While email has been used in L2 composition classrooms as a way to develop fluency, it can also be used as a means of creating and sustaining relationships, as it is often used outside the classroom. This paper examines the way students in a graduate-level ESL course used email on their own initiative to interact with their instructor. The paper examines 120 email messages received by the instructor during the course and categorizes them into four areas: (1) phatic communion, (2) asking for help, (3) making excuses, and (4) making formal requests. From these categories, representative samples were chosen to illustrate what rhetorical strategies the writers used to achieve their purpose for sending the email messages. The results show that the students were able to employ a wide variety of rhetorical strategies to interact with their instructor outside of the traditional classroom setting. For these students, email seemed to be an important means for interacting with their instructor. Moreover, the students exhibited a good ability to switch between formal and informal language, depending upon the rhetorical context of the message. In the conclusion, some of the issues regarding teaching the use of email are discussed.

Teaching Coherence to ESL Students: A Classroom Inquiry (pp. 135-159)

Hong Kong Baptist University, China

"Coherence" is traditionally described as the relationships that link the ideas in a text to create meaning for the readers. It is often regarded as a fuzzy concept which is difficult to teach and learn. This paper describes a classroom inquiry which investigated the teaching of coherence. In this study, coherence was defined in terms of a number of coherence-creating devices, and pedagogical materials were designed accordingly to teach the concept to a group of 16 ESL university students in Hong Kong. Data was collected from their pre- and post-revision drafts, think-aloud protocols during revisions, as well as post-study questionnaires and interviews. The findings suggest that at the end of the explicit teaching of coherence, students improved the coherence of their writing and directed their attention to the discourse level of texts while revising. They also felt that the teaching of coherence had enhanced their awareness of what effective writing should entail. The paper concludes with insights gained from the classroom inquiry.

Volume 11, Number 3 (2002)

Critiquing Voice as a Viable Pedagogical Tool in L2 Writing: Returning the Spotlight to Ideas (pp. 177-190)

Hokkaido University, Japan

The issue of voice, authorial identity, or authorial presence in L2 writing has recently received considerable attention from second language researchers. Much of this research has concluded that voice is an integral part of writing and that it should, therefore, become an essential component of second language writing pedagogy. With a particular focus on many of the discursive elements of voice, authorial identity, and authorial presence isolated by this research, this paper critically assesses the body of research and claims that the case for voice in second language pedagogy has been overstated. Furthermore, it is argued that extended discussions about voice may be misleading teachers and students into believing that expressions of identity take precedence over ideas and argumentation. It is concluded that research on L2 academic writing would be better directed towards argumentation skills and ideas than voice.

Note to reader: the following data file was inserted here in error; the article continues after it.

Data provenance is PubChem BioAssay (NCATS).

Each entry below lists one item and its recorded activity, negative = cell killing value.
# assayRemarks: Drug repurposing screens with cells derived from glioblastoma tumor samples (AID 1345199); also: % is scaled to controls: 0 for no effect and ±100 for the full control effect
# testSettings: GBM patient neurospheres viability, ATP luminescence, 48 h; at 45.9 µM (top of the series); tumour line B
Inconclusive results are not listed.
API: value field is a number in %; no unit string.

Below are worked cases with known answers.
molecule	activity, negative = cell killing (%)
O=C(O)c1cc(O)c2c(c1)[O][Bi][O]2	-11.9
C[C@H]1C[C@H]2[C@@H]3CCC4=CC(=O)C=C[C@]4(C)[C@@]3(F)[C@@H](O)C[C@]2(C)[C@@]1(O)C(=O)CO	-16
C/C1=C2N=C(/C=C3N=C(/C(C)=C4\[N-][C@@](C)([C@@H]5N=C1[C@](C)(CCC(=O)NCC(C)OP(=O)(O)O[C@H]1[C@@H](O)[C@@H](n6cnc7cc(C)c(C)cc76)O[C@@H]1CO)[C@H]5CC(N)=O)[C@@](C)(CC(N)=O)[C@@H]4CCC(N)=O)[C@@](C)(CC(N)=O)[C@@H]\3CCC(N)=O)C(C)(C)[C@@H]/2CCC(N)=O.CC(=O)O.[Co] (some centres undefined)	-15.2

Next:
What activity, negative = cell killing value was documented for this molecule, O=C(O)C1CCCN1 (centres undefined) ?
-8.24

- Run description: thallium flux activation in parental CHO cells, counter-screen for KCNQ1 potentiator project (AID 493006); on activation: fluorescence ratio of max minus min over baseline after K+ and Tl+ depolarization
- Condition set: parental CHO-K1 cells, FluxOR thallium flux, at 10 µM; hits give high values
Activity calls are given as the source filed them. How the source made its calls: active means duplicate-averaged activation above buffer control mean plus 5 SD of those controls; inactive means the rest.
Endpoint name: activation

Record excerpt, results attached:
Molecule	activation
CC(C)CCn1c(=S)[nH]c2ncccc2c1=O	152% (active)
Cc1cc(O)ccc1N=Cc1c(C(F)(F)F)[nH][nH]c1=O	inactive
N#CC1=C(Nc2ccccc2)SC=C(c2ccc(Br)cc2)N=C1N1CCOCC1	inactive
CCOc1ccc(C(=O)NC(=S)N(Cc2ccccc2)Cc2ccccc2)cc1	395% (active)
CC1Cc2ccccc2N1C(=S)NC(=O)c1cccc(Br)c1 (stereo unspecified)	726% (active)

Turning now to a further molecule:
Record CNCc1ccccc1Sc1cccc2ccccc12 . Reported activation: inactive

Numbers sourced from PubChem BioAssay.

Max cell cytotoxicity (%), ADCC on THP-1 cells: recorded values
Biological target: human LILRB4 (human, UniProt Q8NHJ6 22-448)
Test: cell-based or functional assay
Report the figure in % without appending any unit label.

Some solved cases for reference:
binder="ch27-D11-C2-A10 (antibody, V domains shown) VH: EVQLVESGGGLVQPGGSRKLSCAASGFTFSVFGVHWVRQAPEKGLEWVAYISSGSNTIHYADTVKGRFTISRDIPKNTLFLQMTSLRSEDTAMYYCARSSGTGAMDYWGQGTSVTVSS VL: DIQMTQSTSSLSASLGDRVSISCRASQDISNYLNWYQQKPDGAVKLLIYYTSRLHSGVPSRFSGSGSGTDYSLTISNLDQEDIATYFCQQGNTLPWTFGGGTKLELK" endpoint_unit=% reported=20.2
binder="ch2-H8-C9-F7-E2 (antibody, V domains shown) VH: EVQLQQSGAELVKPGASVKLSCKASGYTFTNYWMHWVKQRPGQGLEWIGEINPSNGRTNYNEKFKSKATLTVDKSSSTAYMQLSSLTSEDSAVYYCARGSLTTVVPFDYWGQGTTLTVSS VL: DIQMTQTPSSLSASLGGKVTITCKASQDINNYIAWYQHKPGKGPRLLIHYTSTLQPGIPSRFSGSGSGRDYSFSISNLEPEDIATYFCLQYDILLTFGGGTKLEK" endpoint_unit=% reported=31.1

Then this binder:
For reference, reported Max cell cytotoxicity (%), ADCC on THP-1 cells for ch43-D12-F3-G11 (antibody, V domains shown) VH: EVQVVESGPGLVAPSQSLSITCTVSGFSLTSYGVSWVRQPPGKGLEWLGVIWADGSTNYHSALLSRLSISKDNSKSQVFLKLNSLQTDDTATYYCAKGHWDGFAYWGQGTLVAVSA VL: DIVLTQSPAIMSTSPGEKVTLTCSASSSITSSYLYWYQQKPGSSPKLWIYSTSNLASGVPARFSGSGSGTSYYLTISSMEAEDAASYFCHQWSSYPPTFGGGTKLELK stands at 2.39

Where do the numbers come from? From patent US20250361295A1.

A Modern History of Written Discourse Analysis (pp. 191-223)

University of Southern California (Emeritus), USA
Northern Arizona University, USA

The term discourse analysis has been used interchangeably in two separate contexts -- spoken discourse (i.e., multiple-source dialogic) and written discourse (i.e., single-source monologic). Such a distinction, however, oversimplifies the situation; while there are obvious overlaps between the two, to some extent each has evolved in its own direction. Written discourse analysis, the subject of our discussion, is obviously closely connected with work in literacy, but it implicates a great heterogeneity of topics and approaches, including at least some from psycholinguistics and sociolinguistics. Discourse analysis, in the sense in which we are using it, emerged in the early 1970s. A modern history of written discourse analysis is perhaps best covered within a 40-50-year time span. In the course of that time, a number of new and emerging disciplines and research fields have contributed to systematic analyses of the linguistic features and patterns occurring in written texts. At the same time, other continuing disciplines have provided contributions that have been important and are ongoing. It should be fairly evident that any attempt to cover such a broad spectrum of views and disciplines would not be appropriate in a single article. We therefore intend to limit the scope of this paper to analyses of written discourse that explore the actual structuring of the text via some consistent framework. Our goal is to highlight and describe historically the various efforts to find the structures and linguistic patterns in texts that contribute to how they are understood, interpreted, and used. It seems to us that, in order to comprehend what has happened in the context of L2 writing research, it is necessary to understand the extensive work that has been done in discourse analysis.

L1 Use in the L2 Composing Process: An Exploratory Study of 16 Chinese EFL Writers (pp. 225-246)

Nanjing University, China